The following terms are defined herein as follows:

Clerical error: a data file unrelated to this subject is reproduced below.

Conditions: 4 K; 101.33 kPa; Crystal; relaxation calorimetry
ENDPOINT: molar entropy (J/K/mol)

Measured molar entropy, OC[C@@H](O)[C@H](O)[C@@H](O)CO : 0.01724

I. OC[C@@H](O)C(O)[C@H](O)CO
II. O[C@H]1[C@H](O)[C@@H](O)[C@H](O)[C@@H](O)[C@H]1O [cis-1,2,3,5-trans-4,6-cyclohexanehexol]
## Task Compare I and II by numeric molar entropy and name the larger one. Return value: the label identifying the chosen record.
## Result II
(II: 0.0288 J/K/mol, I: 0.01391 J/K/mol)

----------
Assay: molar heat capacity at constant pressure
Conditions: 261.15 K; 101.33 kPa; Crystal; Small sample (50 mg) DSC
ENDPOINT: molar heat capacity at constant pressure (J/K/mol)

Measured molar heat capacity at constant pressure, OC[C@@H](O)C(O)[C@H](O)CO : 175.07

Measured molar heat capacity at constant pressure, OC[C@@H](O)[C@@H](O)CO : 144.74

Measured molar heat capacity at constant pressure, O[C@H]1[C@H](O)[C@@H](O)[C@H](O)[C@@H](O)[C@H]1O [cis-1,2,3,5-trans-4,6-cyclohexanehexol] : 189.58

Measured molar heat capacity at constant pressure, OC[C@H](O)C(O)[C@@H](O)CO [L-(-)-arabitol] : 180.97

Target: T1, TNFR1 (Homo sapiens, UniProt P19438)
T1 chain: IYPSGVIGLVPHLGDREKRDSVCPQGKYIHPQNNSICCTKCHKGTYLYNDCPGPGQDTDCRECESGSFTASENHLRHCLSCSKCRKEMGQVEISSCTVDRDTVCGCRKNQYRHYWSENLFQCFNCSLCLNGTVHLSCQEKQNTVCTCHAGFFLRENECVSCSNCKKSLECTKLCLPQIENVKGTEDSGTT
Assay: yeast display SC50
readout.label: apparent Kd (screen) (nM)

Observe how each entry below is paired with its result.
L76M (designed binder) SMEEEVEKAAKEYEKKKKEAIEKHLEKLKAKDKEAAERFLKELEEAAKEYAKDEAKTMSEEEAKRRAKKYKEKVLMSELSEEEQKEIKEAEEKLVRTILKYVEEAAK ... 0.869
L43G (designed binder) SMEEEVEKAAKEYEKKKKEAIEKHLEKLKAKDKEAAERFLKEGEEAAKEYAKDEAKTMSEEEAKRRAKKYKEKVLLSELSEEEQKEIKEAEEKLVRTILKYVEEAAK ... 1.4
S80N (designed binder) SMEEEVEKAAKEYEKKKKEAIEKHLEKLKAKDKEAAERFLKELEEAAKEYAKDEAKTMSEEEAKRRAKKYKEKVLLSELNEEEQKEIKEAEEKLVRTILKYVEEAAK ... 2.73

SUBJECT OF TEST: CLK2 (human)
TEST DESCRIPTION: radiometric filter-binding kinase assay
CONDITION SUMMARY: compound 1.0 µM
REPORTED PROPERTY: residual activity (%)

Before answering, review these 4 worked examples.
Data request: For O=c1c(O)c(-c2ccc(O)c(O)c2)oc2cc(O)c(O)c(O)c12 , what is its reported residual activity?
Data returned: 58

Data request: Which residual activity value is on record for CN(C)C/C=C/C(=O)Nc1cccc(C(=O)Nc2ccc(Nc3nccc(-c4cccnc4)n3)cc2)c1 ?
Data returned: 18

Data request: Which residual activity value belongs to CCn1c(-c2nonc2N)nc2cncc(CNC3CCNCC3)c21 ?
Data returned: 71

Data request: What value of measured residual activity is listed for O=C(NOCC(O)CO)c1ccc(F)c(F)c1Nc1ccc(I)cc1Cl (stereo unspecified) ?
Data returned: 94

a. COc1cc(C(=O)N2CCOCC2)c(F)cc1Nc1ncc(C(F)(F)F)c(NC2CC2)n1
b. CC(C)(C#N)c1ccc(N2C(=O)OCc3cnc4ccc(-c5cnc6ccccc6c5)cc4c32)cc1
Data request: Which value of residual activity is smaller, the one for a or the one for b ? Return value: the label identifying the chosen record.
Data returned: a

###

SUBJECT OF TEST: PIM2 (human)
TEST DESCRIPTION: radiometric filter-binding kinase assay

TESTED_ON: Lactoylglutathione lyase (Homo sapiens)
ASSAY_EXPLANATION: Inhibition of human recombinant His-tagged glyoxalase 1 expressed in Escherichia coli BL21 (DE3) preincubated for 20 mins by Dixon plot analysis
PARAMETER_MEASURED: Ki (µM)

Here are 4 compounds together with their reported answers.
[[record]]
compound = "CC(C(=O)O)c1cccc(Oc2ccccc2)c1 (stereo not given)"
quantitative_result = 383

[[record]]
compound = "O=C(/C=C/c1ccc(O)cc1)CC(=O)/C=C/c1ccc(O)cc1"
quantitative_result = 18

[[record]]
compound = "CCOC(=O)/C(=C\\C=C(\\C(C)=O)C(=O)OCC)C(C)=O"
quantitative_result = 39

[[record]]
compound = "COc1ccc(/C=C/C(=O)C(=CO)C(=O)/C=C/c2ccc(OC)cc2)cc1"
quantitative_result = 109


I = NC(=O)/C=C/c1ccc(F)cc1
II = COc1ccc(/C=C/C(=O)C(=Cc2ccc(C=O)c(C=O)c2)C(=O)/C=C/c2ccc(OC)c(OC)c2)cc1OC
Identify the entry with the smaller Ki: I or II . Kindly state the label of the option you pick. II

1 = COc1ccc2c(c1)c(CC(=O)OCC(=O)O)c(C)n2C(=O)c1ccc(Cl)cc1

An amplification primer is a primer for amplification of a target sequence by extension of the primer after hybridization to the target sequence. The 3' end of an SDA amplification primer (the target binding sequence) hybridizes at the 3' end of the target sequence. The target binding sequence is about 10-25 nucleotides in length and confers hybridization specificity on the amplification primer. The SDA amplification primer further comprises a recognition site for a restriction endonuclease 5' to the target binding sequence. The recognition site is for a restriction endonuclease which will nick one strand of a DNA duplex when the recognition site is hemimodified, as described by G. Walker, et al. (1992. PNAS 89:392-396 and 1992 Nucl. Acids Res. 20:1691-1696). The about 10-25 nucleotides 5' to the restriction endonuclease recognition site (the "tail") function as a polymerase repriming site when the remainder of the amplification primer is nicked and displaced during SDA. The repriming function of the tail nucleotides sustains the SDA reaction and allows synthesis of multiple amplicons from a single target molecule. The sequence of the tail is generally not critical and can be routinely selected and modified to obtain the desired Tm for hybridization. As the target binding sequence is the portion of a primer which determines its target-specificity, for amplification methods which do not require specialized sequences at the ends of the target the amplification primer generally consists essentially of only the target binding sequence. For amplification methods which require that specialized sequences other than the nickable restriction site and primer tail of SDA be appended to the target (e.g., an RNA polymerase promoter for 3SR, NASBA or transcription based amplification), the required specialized sequence may be linked to the target binding sequence using routine methods for preparation of oligonucletoides without altering the hybridization specificity of the primer.